Some people who come in for the procedure underestimate the seriousness of the pain they’re feeling and worry that laser treatments must be only for cosmetic concerns.
“A lot of people live with venous disease — they just live with it,” says Dr. Megan Hoefer, another Providence doctor who helps assess patients for the laser procedure. “They think they just feel that way just because they’re 55 and so they’re tired … They’re embarrassed, too. They think that we think they’re coming in just because they don’t like how they look.”
WHAT THE FUTURE HOLDS
Lasers have made huge strides in medicine and cosmetics, but Johnson thinks they can still get better. He’s hoping for a better surface skin-tightening laser and more effective non-ablative laser treatments. If he could give patients the results of his ablative CO2 laser without the intense recovery, “that would be a phenomenal laser.”
Murray sees researchers in his field already experimenting beyond lasers with procedures that don’t even require a break in the skin.
The technology behind work like that Johnson and Murray do is also being put to use in alternative medicine. Mari Pritzl owns Spokane Laser Pain Relief, where she uses “cold laser therapy” or “low-level light therapy” — lower-power lasers that do not produce heat — for injuries like tendonitis, ligament tears and arthritis. She charges $20 a session.
“It saddens me to hear of a diabetic who loses their toes, then a foot due to non-healing lesions. They developed [these] non-healing wounds due to the lack of circulation to the distal part of the limb. No blood flow [means] there is also no oxygen being delivered to the wound,” Pritzl writes in an email to InHealthNW. “No antibiotic taken orally will get to the wound; no topical ointment will penetrate and increase blood flow,” she claims, “but the laser will. The laser stimulates scavenger cells, creates a natural antibiotic reaction [and] stimulates the cells we need to reproduce new healthy cells.”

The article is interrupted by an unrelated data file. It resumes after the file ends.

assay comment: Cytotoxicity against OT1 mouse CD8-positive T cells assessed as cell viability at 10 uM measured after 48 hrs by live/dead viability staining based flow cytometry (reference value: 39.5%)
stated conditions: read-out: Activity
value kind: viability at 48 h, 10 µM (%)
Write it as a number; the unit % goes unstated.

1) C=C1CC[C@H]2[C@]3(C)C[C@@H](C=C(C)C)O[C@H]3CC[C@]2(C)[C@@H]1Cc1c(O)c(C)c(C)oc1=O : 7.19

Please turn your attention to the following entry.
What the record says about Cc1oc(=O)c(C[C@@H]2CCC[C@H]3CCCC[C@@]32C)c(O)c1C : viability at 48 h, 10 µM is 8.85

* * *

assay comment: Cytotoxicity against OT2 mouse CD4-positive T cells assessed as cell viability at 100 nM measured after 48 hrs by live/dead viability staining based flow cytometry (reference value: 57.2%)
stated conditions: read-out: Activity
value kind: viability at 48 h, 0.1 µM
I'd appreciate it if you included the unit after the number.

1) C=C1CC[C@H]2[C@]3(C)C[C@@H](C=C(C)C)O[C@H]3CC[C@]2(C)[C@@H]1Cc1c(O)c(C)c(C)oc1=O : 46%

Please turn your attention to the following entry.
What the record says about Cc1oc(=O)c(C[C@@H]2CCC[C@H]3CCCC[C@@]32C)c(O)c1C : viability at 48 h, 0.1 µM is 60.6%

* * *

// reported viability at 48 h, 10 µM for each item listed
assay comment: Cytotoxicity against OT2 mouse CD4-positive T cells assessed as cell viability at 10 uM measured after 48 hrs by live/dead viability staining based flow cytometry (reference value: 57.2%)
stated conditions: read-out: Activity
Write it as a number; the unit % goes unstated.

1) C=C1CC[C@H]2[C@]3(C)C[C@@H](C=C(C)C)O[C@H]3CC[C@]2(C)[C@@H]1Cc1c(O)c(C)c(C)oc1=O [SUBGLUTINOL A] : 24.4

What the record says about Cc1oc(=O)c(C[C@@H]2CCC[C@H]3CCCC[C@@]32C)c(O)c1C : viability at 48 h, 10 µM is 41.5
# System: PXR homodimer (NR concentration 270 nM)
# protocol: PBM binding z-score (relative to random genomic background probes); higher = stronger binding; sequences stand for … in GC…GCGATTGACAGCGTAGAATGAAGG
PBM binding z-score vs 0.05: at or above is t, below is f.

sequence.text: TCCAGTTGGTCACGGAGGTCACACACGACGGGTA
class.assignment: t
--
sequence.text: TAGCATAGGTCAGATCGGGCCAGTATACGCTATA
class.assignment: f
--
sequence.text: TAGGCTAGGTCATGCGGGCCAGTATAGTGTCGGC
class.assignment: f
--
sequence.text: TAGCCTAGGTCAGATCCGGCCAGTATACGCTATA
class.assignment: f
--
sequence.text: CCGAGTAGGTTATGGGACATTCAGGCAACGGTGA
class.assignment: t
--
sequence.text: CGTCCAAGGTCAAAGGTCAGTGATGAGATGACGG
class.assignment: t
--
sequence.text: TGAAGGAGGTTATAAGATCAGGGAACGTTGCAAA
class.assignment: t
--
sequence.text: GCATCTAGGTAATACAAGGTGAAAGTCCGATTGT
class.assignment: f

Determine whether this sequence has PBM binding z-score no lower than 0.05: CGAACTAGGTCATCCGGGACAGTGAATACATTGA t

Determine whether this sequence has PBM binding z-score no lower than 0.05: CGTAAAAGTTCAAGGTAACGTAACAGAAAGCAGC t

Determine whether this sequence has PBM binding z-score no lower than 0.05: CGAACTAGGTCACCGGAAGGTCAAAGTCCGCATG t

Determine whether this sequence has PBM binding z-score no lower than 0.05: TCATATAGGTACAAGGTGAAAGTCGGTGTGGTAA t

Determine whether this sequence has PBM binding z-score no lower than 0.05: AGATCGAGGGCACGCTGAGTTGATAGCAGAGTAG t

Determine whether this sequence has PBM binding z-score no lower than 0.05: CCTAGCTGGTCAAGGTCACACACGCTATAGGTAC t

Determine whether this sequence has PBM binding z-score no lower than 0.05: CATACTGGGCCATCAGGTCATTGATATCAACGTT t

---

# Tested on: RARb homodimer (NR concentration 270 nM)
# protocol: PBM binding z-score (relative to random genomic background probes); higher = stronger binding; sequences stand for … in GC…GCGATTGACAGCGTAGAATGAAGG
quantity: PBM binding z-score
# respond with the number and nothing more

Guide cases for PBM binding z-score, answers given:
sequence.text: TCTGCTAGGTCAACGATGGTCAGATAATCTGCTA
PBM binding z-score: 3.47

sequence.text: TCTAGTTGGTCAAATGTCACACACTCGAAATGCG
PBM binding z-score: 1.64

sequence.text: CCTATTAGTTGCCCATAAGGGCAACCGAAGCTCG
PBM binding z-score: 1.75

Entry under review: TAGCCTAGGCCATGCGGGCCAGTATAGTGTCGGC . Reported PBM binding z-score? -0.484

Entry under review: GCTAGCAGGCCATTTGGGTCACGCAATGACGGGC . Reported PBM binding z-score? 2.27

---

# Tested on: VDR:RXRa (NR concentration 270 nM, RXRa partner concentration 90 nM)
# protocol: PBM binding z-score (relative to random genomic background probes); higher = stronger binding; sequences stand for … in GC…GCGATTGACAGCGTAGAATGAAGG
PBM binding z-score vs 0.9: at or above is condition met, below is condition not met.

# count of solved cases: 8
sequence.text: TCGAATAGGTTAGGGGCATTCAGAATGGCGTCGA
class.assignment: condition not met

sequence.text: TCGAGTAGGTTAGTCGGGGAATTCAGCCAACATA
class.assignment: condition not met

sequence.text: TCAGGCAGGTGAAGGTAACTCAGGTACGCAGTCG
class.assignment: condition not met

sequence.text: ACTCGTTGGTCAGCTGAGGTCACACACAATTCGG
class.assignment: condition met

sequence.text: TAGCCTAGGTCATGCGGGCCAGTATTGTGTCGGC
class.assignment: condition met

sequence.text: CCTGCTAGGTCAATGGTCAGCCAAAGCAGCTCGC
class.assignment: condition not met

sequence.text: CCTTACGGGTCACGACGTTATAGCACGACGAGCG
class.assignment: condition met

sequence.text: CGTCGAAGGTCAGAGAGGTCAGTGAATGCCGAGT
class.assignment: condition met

Work like Pritzl’s is controversial in the medical world and analysis of its effectiveness is inconclusive. The FDA approves such devices for marketing, but most insurance companies don’t cover procedures with them. The American Society for Laser Medicine and Surgery says low-level light therapy has “substantial merit as a valid therapy.” But adds, “In spite of the scientific validity of LLLT, there are still many commercial claims for devices that are not well supported and some are in fact just plain incredulous,” according to the society’s introduction of the therapy. “The message to take from this, though, is to not throw out the baby with the bathwater when confronted with some of the fringe claims of LLLT.”
For now, the expansion of laser use means more patients are interested in — and not afraid of — the procedures, doctors say.
Johnson calls the treatments “mainstream.”
“People see laser treatments as a common and effective way to take care of a lot of things these days,” he says.